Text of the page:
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Eye Floaters Disability

[fusion_builder_container hundred_percent=”no” equal_height_columns=”no” menu_anchor=”” hide_on_mobile=”small-visibility,medium-visibility,large-visibility” class=”” id=”” background_color=”” background_image=”” background_position=”center center” background_repeat=”no-repeat” fade=”no” background_parallax=”none” parallax_speed=”0.3″ video_mp4=”” video_webm=”” video_ogv=”” video_url=”” video_aspect_ratio=”16:9″ video_loop=”yes” video_mute=”yes” overlay_color=”” video_preview_image=”” border_size=”” border_color=”” border_style=”solid” padding_top=”” padding_bottom=”” padding_left=”” padding_right=””][fusion_builder_row][fusion_builder_column type=”1_1″ layout=”1_1″ background_position=”left top” background_color=”” border_size=”” border_color=”” border_style=”solid” border_position=”all” spacing=”yes” background_image=”” background_repeat=”no-repeat” padding_top=”” padding_right=”” padding_bottom=”” padding_left=”” margin_top=”0px” margin_bottom=”0px” class=”” id=”” animation_type=”” animation_speed=”0.3″ animation_direction=”left” hide_on_mobile=”small-visibility,medium-visibility,large-visibility” center_content=”no” last=”no” min_height=”” hover_type=”none” link=””][fusion_text columns=”” column_min_width=”” column_spacing=”” rule_style=”default” rule_size=”” rule_color=”” hide_on_mobile=”small-visibility,medium-visibility,large-visibility” class=”” id=””]Eye Floaters Disability ClaimsEye floaters are little oddly shaped objects in various shapes and sizes that float around in the vitreous, the clear gel that fills the eyeball. When they float in the line of vision, they are seen as spots, cobwebs and randomly twisted strings.

In ophthalmology, “vitreous floaters” or “eye floaters” is a collective term for vitreous opacities which are traced back to different causes. Sometimes floaters are thought to be a result of grave complications in the eye. Mostly, however, they are regarded as a normal opacity of the vitreous due to progressing age. In the followings, we shall consider only those harmless floaters which are perceptible in the field of vision as mobile transparent scattered points and threads visible at daylight. Eye floaters are classified as so-called “entoptic phenomena”, subjective visual appearances not arising from exterior sense stimuli but produced by our own visual system. Other entoptic appearances are afterimages, phosphenes, flying corpuscles (blue field entoptic phenomenon), form constants, and others. In this project, the main focus lies on eye floaters; other entoptic appearances are mentioned occasionally as well.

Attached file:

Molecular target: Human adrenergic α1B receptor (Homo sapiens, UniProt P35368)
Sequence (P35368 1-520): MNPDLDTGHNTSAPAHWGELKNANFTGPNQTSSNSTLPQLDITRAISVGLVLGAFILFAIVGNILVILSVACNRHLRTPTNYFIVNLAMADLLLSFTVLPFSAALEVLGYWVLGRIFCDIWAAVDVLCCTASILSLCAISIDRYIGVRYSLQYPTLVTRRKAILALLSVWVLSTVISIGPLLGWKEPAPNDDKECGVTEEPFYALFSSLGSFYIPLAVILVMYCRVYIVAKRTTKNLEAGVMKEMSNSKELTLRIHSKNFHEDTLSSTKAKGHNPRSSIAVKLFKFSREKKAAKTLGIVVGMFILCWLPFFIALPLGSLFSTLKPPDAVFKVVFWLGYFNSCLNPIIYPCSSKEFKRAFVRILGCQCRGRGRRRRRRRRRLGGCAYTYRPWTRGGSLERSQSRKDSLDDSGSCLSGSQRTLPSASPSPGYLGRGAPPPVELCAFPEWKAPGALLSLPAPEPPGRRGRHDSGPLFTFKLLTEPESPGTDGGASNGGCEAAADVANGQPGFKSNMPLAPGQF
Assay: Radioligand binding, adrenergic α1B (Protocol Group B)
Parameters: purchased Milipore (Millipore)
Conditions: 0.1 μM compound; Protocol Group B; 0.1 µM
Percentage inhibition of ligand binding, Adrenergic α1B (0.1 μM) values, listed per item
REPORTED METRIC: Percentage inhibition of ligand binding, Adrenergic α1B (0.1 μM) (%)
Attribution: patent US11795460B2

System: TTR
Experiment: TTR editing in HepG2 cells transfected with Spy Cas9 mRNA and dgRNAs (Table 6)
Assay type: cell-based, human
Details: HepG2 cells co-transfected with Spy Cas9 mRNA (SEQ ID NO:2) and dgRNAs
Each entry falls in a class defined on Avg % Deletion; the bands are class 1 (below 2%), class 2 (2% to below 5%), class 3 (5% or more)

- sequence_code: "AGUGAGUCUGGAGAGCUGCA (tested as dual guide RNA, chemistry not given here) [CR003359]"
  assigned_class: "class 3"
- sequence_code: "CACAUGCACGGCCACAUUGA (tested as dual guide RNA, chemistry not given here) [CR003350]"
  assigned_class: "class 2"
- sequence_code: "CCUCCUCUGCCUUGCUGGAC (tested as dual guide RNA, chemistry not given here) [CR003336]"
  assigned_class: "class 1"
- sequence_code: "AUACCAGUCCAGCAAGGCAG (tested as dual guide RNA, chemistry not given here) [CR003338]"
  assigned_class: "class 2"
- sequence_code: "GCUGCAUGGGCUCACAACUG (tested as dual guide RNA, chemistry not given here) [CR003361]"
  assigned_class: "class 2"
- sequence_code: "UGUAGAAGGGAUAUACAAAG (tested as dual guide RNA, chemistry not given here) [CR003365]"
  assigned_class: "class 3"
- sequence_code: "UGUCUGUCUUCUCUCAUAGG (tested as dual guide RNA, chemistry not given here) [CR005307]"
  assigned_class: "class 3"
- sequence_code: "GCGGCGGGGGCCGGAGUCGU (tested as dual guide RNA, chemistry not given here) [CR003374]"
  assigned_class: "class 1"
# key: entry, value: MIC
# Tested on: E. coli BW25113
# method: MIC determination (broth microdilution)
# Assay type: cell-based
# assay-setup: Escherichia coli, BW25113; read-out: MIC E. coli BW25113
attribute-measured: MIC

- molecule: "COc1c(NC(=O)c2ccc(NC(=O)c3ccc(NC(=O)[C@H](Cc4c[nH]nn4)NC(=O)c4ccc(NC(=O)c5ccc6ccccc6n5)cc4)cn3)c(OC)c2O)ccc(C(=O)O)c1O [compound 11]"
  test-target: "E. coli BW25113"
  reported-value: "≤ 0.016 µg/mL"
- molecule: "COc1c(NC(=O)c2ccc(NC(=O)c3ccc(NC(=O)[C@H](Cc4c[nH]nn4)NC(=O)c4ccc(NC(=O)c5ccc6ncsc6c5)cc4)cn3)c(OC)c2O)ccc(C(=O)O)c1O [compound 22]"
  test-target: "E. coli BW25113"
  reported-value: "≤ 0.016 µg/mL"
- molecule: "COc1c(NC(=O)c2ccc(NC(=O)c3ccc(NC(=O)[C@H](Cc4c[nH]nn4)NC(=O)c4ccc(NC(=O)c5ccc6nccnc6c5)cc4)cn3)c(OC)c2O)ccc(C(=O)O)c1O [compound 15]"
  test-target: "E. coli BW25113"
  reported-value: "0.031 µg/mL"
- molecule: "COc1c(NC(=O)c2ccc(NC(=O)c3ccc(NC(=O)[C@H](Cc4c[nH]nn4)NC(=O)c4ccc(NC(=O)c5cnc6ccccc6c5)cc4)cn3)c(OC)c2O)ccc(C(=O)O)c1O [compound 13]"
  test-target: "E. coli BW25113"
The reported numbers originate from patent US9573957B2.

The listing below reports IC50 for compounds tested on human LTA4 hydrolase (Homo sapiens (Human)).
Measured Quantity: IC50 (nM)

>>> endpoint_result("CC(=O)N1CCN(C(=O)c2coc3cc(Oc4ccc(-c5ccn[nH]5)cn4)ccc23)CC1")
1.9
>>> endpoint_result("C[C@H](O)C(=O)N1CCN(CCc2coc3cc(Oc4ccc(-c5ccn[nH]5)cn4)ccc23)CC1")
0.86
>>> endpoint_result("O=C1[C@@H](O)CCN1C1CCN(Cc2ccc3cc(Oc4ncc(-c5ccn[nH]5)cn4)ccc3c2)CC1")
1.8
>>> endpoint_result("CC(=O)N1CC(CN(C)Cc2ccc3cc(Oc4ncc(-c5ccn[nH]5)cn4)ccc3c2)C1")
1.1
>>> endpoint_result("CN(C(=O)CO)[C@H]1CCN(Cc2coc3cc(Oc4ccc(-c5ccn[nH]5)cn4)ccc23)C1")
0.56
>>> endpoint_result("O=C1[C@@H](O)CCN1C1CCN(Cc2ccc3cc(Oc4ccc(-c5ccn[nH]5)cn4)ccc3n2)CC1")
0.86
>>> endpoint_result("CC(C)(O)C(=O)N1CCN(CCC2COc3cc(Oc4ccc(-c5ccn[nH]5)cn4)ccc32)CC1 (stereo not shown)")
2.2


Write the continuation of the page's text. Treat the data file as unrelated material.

What are eye floaters exactly? Although they are termed as “floaters,” they do not really move. Commonly, floaters tend to shrink into the part of the eye dependent on the body’s position. Also, you might not be aware that you have floaters because you do not see it. The brain is able to remove the image of the floaters because they tend to have a fixed location. This is called a neural adaptation, which is similar to not recognizing that you are wearing your shoes or bracelet when the body is already used to wearing them. Another reason that hinders you from seeing the floaters is that they tend to appear in images with a light and plain foreground. Examples of these images are the screen of your computer or the blue sky. When your eyes focus on these images, it contracts, reducing the size of light’s entry point. This makes the floaters more visible.

Floaters appear in different forms and sizes. It can be in spots, fragments, cobwebs or threads. These images move within your field of vision, either in one or both of eyes. When you see floaters, your brain will tell you to gaze at them, which is almost impossible to do. Remember that floaters are within your eyes, and they tend to move in the direction of your eyes. If you try to stare at the floater, you would get an impression that the floater is fleeing from your gaze. Some can also mistakenly identify floaters as optical illusions, which is incorrect because they really exist, but they are within the eyes. When you see images that are caused by objects within the eyes, it is termed as an entoptic phenomenon.

Here are the key causes of floaters in the eye.

  • Vitreous Liquefaction

As we grow older, a process called syneresis takes place whereby small, random parts of the vitreous liquefies, creating pockets of liquid within the firm vitreous. Sometimes, the boundary between the normal and the liquid vitreous are reflected by light onto the retina, causing floaters to be seen. During this process also, some of the collagen fibers combine and appear as a twisted or a tangled ball of thread.

  • PVD (Posterior Vitreous Detachment)

As more and more of the vitreous liquefies, the vitreous starts to lose its firmness and begins to slowly detach itself from the retina.

This is called posterior vitreous detachment (PVD). Sometimes the vitreous pulls too hard on the retina, causing it to bleed. The traces of blood or the debris caused by PVD are then seen as eye floaters.

  • Retinal Detachment

We have always been warned to seek medical attention if floaters appear very suddenly. Here is the reason.

When a retinal tear occurs, liquid vitreous will slowly flow into the inner layer of the retina, causing it to completely detach itself from the underlying layer. This is called retinal detachment and can lead to blindness. Retinal detachment is preceded by a sudden appearance of floaters.

  • Bleeding from blood vessels in the eye

As the vitreous pulls away from the retina, it may cause a retinal blood vessel to rupture. The blood traces will flow into the vitreous, causing the appearance of eye floaters.

  • Drugs